|Geroe I 18
Carbon Taxation Strategies/Business Tax/Investment Incentives/Geroe: Adjustments to business taxes to mitigate the commercial impacts of a carbon tax could be implemented so as to maximize emissions reductions. Rather than an across-the-board approach under which all liable entities received a fixed reduction in specified other taxes, a tiered approach could be adopted. For example, power generators could earn reductions in other taxes on the basis of percentage of certified reductions in emissions under a coal-fired generation baseline. So, potentially, a solar power station could obtain close to a 100% tax exemption, a hybrid solar-natural gas station say a 30% reduction, or a coalfired power station with carbon geosequestration 5% to 80% reduction based on the actual proportion of emissions verifiably sequestered. This approach could support emissions reductions at significantly lower levels of carbon taxation/prices than would otherwise be the case. It would also enable financing of currently expensive clean energy technologies at a significantly reduced rate of subsidy, FIT [federal income tax], or other state-based support. This approach is comparable with the Clean Energy Target design recommended by the Finkel report on energy security for the Australian government, under which certificates would be based on percentage reductions below an emissions intensity baseline (Finkel, Moses, Effeney, & O’Kane, 2017)(1).
Various tax incentives have been used to incentivize low-carbon investments more generally, such as energy efficiency projects. In terms of both social equity and political feasibility, this tax reduction approach is superior to taxing low-carbon projects at a rate equal to high-polluting industries and passing on higher costs for clean energy (under RPS, FIT, and carbon pricing policies) to consumers. In addition, trade-exposed (and other) industries could receive enhanced tax write-offs for energy efficiency expenditures, as an alternative either to exemption from scheme coverage, receipt of free permits (‘‘grandfathering’’) under an ETS, or to mitigate compensation requirements. This approach would maintain the incentive to invest in low-emissions technology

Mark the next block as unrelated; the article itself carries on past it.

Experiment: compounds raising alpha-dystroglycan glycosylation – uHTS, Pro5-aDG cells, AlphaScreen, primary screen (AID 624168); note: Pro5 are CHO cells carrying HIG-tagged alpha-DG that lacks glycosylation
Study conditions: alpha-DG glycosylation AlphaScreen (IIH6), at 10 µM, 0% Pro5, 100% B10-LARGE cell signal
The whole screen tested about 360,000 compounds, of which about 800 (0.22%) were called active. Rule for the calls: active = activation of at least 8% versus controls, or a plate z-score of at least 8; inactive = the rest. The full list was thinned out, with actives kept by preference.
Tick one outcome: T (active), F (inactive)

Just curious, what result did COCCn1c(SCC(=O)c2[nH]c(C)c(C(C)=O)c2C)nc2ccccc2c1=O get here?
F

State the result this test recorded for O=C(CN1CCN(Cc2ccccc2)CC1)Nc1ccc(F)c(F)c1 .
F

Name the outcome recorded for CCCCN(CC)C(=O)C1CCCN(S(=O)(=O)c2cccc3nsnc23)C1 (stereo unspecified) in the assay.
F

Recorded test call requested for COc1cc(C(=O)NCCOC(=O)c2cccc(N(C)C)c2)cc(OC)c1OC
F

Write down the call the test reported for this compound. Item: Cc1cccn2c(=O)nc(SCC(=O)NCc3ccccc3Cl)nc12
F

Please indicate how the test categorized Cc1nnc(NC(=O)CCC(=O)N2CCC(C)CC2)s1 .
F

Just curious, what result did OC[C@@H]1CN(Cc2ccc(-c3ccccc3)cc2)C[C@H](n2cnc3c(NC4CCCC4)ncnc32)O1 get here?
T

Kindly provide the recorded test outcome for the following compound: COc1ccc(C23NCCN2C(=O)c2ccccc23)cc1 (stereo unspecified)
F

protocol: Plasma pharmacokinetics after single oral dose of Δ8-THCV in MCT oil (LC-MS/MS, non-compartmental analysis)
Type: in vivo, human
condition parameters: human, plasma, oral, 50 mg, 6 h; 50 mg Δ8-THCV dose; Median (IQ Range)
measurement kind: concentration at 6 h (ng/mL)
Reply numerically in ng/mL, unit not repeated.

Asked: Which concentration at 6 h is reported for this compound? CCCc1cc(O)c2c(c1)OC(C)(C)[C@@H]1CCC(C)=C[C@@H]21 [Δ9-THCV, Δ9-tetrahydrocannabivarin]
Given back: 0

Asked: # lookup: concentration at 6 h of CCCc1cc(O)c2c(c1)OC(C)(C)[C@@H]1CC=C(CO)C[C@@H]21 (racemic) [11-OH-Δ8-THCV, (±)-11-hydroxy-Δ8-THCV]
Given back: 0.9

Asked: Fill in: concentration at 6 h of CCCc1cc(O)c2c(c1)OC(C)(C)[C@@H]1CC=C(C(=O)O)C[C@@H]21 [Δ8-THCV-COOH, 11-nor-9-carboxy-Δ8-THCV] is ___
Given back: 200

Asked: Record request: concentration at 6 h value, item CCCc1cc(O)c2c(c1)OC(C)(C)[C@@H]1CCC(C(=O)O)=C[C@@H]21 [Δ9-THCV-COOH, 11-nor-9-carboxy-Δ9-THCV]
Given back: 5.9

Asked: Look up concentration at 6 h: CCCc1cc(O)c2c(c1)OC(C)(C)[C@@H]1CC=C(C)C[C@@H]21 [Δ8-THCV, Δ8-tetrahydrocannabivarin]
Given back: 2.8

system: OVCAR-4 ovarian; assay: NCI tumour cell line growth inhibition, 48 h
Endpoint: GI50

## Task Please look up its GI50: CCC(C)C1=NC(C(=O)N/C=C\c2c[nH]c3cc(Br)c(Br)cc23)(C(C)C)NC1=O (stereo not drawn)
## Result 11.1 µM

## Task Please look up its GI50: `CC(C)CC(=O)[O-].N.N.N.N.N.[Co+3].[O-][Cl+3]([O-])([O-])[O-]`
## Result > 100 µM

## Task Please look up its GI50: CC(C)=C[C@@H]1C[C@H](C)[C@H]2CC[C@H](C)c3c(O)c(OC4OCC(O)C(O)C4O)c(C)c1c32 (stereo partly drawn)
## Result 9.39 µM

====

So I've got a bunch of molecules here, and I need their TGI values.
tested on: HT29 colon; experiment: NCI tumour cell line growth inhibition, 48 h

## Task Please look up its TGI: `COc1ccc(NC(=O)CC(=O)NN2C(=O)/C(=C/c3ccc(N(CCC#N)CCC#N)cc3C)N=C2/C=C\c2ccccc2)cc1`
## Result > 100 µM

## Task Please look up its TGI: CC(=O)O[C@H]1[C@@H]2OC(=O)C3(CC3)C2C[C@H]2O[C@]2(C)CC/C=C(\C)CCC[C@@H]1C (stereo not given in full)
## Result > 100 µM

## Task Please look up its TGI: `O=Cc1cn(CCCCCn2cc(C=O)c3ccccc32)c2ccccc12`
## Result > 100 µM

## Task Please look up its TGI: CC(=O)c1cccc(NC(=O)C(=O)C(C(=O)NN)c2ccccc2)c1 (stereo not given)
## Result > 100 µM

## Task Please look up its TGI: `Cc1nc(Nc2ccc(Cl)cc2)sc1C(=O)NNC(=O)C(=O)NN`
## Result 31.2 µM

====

Geroe I 19
inherent in a price on carbon while also mitigating carbon leakage and loss of international competitiveness. >Carbon Taxation Strategies/Fankhauser.
1. Finkel, A., Moses, K., Effeney, T., & O’Kane, M. (2017). Independent review into the future security of the national electricity market (Report for the Australian Commonwealth Government). Retrieved from https://www.energy.gov.au/government-priorities/energy-markets/independent-review-future-security-national-electricity-market.
Steven Geroe, 2019: “Addressing Climate Change Through a Low-Cost, High-Impact Carbon Tax”. In: Journal of Environment & Development, Vol. 28/1, pp. 3-27._____________Explanation of symbols: Roman numerals indicate the source, arabic numerals indicate the page number. The corresponding books are indicated on the right hand side. ((s)…): Comment by the sender of the contribution. The note [Author1]Vs[Author2] or [Author]Vs[term] is an addition from the Dictionary of Arguments. If a German edition is specified, the page numbers refer to this edition.
Addressing Climate Change Through a Low-Cost, High-Impact Carbon Tax 2019